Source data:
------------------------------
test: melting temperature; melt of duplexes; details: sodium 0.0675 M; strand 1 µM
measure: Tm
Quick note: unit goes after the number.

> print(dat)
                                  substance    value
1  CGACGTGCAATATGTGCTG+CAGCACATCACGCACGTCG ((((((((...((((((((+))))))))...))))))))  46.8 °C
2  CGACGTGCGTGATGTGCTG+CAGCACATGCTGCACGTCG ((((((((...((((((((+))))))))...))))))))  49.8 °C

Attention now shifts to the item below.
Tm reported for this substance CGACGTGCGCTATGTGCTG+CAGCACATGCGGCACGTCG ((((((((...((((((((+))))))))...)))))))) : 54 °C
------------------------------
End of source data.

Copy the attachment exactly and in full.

test: melting temperature; melt of duplexes; details: sodium 0.0675 M; strand 1 µM
measure: Tm
Quick note: unit goes after the number.

> print(dat)
                                  substance    value
1  CGACGTGCAATATGTGCTG+CAGCACATCACGCACGTCG ((((((((...((((((((+))))))))...))))))))  46.8 °C
2  CGACGTGCGTGATGTGCTG+CAGCACATGCTGCACGTCG ((((((((...((((((((+))))))))...))))))))  49.8 °C

Attention now shifts to the item below.
Tm reported for this substance CGACGTGCGCTATGTGCTG+CAGCACATGCGGCACGTCG ((((((((...((((((((+))))))))...)))))))) : 54 °C